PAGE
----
Morenet still high on priority list

Morenet was announced in April, and after some construction setbacks mayor Brandon Burley said the service is high on the city’s priority list for 2019. (FILE PHOTO)

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Rolling out Morenet to residents and putting together the budget are high on the City of Morden’s priority going into 2019.

Morden mayor Brandon Burley and his council have only been in office for a couple months, but with some brand new council members and some key city staff positions empty, November and December were months of transition.

“2018 posed a lot of challenges in the [last] two months, especially with the turnover of staff,” Burley said. “The auditing of financials remains our top priority right now along with delivering the 2019 budget. We’re confident we can do that in the first part of January and have that budget meeting and let citizens know where their hard earned tax dollars are going.”

Morden’s new city manager Faisal Anwar began work in December, and Burley said he is learning quickly. “Every week we’re gaining operational efficiency and experience,” he said. “We’re still lacking a deputy city manager for operations and a public works foreman, which have to be priorities in terms of filling those offices.”

Burley said despite the challenges, he has been pleased with how public works has been able to operate without the foreman position.

The city will also be adding a marketing and communications director in 2019 to help keep the public better informed to bring accountability to the city’s communication strategies.

Morenet is also still high on that priority list. The service was initially set to roll out throughout the city by the end of summer 2018.

In December, the city put out a notice that the towers they had purchased (and had been told were CSA approved for necessary loads) were not actually up to the task. After consultations the city determined Morenet would go forward, but would require an additional tower. Work has now resumed on bringing the network to Morden residents.

“We were happy to have finished [2018] on a high note with the news that we could deliver Morenet,” Burley said. “That was a big question mark for us and it was a big question mark for the community as well.”

There is still no firm date for when Morenet will be available for the whole city, but Burley said he is confident it will roll out within this year. Grant Street should be online this month and a tower at Rampton Park will be going up soon.

Burley said he is looking forward to 2019 and being able to get a full year in and work off a budget council creates.

One other thing Burley said is on the list is to create a land sale tendering policy and a tax incentive policy to let businesses and investors to know Morden is open for business.

“I intend to be very active in that role and work with MCDC to ensure that we can deliver on the promise of economic development,” he said.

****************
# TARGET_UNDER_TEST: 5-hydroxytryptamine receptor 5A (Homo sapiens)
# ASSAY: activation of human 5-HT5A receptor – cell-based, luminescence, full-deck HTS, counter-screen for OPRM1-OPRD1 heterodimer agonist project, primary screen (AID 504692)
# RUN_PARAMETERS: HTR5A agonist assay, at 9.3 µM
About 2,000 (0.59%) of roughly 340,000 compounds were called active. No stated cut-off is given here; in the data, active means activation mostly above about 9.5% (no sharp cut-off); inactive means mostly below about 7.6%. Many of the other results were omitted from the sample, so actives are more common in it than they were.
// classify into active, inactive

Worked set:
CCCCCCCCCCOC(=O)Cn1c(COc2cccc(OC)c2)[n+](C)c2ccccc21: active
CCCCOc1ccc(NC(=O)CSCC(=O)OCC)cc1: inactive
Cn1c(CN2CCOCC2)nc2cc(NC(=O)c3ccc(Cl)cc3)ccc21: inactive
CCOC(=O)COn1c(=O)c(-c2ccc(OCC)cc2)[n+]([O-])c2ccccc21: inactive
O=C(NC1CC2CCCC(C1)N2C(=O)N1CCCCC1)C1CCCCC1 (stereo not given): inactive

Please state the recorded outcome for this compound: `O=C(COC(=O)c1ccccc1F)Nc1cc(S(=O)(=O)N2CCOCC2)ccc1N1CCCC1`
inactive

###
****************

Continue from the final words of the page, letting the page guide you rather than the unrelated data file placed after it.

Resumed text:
“Development is of critical importance to the government,” he added. “This council is not just interested in providing jobs, but providing good jobs, jobs that exceed their standard of living. That’s how economic development is working, not just by providing a bunch of low end jobs, though we need them, but ensuring that our median household income improves and we can improve the quality of living for residents in the community.”

Some highlights of the upcoming budget will be capital costs for Morenet and a ‘significant’ contribution to the newly re-named Menzies Medical Centre.

Burley said council has put aside money for a potential swimming pool, and have allocated funds for economic development.

The cost of the proposed roundabout at Highway 3 and La Verendrye Boulevard has gone up significantly. “We are going back to the drawing board on that,” Burley said. “My promise was that we would go back and examine the facts.”

Burley said the roundabout project is not moving forward at this time. “It seems like a complicated solution for a very simple problem,” he said. “There are, in my opinion, more pressing concerns including traffic signalling at 1st and Thornhill and Mountain and Thornhill. We need to figure out what the simplest solutions are first and then figure out what the residuals are after in terms of traffic.”

The cost increase was because of various things like infrastructure and land acquisition costs. The scale of the roundabout also had to be stepped up, but Burley said a big factor was also steel tariffs.

“That’s been a big problem for us in terms of capital costs, the steel is killing us,” he said. “Every capital project is going to cost more now, which is unfortunate but it’s a reality. We can’t simply wait until the United States government decides to drop those tariffs to deliver projects.”

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